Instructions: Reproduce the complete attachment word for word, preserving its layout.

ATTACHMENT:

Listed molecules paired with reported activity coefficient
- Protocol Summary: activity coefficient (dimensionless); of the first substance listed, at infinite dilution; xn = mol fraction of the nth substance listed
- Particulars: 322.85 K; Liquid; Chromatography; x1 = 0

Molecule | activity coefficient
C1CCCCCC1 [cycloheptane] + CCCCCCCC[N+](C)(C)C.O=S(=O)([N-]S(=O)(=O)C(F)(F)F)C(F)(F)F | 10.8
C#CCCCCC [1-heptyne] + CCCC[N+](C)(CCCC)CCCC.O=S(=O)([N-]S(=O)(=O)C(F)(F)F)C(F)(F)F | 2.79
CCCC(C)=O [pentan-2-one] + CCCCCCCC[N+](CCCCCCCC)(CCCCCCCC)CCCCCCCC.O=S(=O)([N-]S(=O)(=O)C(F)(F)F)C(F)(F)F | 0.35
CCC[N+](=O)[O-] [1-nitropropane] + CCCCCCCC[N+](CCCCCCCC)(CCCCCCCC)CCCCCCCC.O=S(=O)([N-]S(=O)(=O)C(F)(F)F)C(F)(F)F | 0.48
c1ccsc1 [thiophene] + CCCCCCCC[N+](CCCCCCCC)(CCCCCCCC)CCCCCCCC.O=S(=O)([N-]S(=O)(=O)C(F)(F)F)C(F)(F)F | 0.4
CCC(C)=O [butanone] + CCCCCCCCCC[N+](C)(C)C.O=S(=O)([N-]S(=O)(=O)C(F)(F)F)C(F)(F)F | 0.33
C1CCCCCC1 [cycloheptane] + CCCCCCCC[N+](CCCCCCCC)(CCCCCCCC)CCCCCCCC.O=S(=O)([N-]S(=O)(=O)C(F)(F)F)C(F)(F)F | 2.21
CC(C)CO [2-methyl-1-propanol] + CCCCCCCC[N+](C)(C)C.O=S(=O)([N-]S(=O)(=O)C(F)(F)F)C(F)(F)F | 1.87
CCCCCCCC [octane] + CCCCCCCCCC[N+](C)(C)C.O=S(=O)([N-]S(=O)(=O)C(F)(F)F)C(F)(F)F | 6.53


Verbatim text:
Listed molecules paired with reported activity coefficient
- Protocol Summary: activity coefficient (dimensionless); of the first substance listed, at infinite dilution; xn = mol fraction of the nth substance listed
- Particulars: 322.85 K; Liquid; Chromatography; x1 = 0

Molecule | activity coefficient
C1CCCCCC1 [cycloheptane] + CCCCCCCC[N+](C)(C)C.O=S(=O)([N-]S(=O)(=O)C(F)(F)F)C(F)(F)F | 10.8
C#CCCCCC [1-heptyne] + CCCC[N+](C)(CCCC)CCCC.O=S(=O)([N-]S(=O)(=O)C(F)(F)F)C(F)(F)F | 2.79
CCCC(C)=O [pentan-2-one] + CCCCCCCC[N+](CCCCCCCC)(CCCCCCCC)CCCCCCCC.O=S(=O)([N-]S(=O)(=O)C(F)(F)F)C(F)(F)F | 0.35
CCC[N+](=O)[O-] [1-nitropropane] + CCCCCCCC[N+](CCCCCCCC)(CCCCCCCC)CCCCCCCC.O=S(=O)([N-]S(=O)(=O)C(F)(F)F)C(F)(F)F | 0.48
c1ccsc1 [thiophene] + CCCCCCCC[N+](CCCCCCCC)(CCCCCCCC)CCCCCCCC.O=S(=O)([N-]S(=O)(=O)C(F)(F)F)C(F)(F)F | 0.4
CCC(C)=O [butanone] + CCCCCCCCCC[N+](C)(C)C.O=S(=O)([N-]S(=O)(=O)C(F)(F)F)C(F)(F)F | 0.33
C1CCCCCC1 [cycloheptane] + CCCCCCCC[N+](CCCCCCCC)(CCCCCCCC)CCCCCCCC.O=S(=O)([N-]S(=O)(=O)C(F)(F)F)C(F)(F)F | 2.21
CC(C)CO [2-methyl-1-propanol] + CCCCCCCC[N+](C)(C)C.O=S(=O)([N-]S(=O)(=O)C(F)(F)F)C(F)(F)F | 1.87
CCCCCCCC [octane] + CCCCCCCCCC[N+](C)(C)C.O=S(=O)([N-]S(=O)(=O)C(F)(F)F)C(F)(F)F | 6.53